Stephen:

you, what did you think of rose the hat? Elaine.

Elaine:

I'm she was great. I actually. I think that all the villains were pretty great. I really like Crawdaddy and my favorite was snake by Andy, but you know, I think that you do end up rooting for them, even though they are these incredibly evil beams. And that makes the movie really interesting to watch. You're not necessarily rooting for them, but you're really excited to see what they're going to do.

Stephen:

Yeah. I, because that's the

Steve:

best way to put it. I was going to say, cause with snakebite, Andy, especially that opening scene, when you get to meet her in the movie theater and you learn why she got her nickname, snakebite Andy with like cutting the snake bites into the cheeks of these pedophiles. Yeah. You know, at the, at that point, you're like, how could I not root for her? Yeah. And then, and then the, you know, with the things that they all do as a group afterwards with the whole murdering children, maybe that's when you stop rooting for her, I think. But yes, she was their pusher. Yeah.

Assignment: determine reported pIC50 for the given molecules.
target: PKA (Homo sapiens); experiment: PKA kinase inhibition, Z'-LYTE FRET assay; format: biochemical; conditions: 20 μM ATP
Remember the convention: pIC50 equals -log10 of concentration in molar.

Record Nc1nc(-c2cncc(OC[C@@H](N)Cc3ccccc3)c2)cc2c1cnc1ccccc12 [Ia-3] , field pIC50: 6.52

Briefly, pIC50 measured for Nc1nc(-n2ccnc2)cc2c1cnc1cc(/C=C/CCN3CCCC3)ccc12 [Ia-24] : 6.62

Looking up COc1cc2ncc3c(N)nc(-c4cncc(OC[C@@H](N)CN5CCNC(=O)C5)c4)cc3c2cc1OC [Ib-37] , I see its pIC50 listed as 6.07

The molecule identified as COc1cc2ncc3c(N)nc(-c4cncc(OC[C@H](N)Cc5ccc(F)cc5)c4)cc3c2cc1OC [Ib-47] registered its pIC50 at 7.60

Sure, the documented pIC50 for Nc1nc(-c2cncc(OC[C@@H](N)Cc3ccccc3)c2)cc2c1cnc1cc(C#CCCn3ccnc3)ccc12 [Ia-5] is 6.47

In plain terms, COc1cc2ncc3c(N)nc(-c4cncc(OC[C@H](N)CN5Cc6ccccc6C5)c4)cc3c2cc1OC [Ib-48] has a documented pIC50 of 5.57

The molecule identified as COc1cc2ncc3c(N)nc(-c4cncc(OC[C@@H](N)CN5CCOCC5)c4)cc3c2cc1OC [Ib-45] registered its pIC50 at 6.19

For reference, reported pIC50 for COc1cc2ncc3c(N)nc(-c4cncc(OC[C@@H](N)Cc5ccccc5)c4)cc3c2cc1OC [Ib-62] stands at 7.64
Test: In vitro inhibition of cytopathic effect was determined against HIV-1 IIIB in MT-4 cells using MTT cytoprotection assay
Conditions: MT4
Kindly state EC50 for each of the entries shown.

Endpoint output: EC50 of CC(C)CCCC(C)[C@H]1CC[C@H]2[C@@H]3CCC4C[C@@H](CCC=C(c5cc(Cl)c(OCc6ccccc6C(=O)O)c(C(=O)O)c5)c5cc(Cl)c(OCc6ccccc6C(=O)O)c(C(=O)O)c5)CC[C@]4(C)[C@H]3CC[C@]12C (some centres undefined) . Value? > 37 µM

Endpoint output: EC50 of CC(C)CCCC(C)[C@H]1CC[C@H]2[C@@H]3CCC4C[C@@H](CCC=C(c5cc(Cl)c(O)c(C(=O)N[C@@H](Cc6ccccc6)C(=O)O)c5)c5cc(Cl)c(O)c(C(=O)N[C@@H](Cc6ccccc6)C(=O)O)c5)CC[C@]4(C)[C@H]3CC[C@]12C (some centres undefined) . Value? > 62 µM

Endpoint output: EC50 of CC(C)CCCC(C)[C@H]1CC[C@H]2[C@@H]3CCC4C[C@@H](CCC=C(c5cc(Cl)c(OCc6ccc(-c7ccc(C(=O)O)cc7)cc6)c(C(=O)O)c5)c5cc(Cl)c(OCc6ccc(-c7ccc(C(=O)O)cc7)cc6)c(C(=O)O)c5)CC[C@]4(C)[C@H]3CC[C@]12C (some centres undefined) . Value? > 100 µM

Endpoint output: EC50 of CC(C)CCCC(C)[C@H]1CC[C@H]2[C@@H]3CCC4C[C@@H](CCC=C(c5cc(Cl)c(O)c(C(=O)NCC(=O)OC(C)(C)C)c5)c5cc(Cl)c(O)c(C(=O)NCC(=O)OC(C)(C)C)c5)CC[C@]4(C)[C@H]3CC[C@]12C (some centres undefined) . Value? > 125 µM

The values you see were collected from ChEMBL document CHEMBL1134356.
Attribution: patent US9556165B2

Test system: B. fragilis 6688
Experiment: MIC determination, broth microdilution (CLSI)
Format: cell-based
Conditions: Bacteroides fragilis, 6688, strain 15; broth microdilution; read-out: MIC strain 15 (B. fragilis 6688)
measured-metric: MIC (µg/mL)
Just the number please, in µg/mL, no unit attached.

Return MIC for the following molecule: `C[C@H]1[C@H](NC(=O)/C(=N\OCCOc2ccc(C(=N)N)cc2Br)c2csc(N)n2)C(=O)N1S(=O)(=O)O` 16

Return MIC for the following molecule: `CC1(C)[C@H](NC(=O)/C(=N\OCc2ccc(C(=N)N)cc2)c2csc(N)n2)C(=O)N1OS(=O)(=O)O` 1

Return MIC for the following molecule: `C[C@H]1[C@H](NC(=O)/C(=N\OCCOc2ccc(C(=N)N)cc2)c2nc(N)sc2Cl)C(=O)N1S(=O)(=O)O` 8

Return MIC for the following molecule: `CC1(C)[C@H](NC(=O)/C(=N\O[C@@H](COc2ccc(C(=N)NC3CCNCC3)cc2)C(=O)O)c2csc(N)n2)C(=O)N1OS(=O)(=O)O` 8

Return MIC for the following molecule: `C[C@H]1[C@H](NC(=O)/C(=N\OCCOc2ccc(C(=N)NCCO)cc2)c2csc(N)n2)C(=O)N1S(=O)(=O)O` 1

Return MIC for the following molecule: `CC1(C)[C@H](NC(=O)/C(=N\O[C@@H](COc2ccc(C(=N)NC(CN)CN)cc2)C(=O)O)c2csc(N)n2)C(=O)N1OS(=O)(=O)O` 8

Stephen:

And

Elaine:

which is also an interesting device that Dr. Sleep, unlike the shining kind of brings into the story, that there are other people that have magical talents, just not necessarily the

Stephen:

shiny well, and so it's interesting. Like I come from a comic book background and all of the things that they can all do are all forms of telepathy. Now there are certain, like my favorite X-Men is Jean Gray, everything that the different people can do. Jean can do, and she can do it better. But what's interesting is that they're showing all the different sides. There are two telepathy, like snakebite. Andy is the one that can influence her will upon others and people can read mine and others can sure. And you see the future and others can travel on the astral plane and go into other people's brains, read their minds and things. So it's interesting that they're showing all the facets of telepathy and things still under the guise of the shining or being able to shine. And I liked that they've expanded what the shining could be

Steve:

w with Crow, daddy he was, well, which one did he have? I forget. Cause I know that he went, he was just overall the bad-ass like co-leader two rows the hat, but did we actually see him use his shine?

Elaine: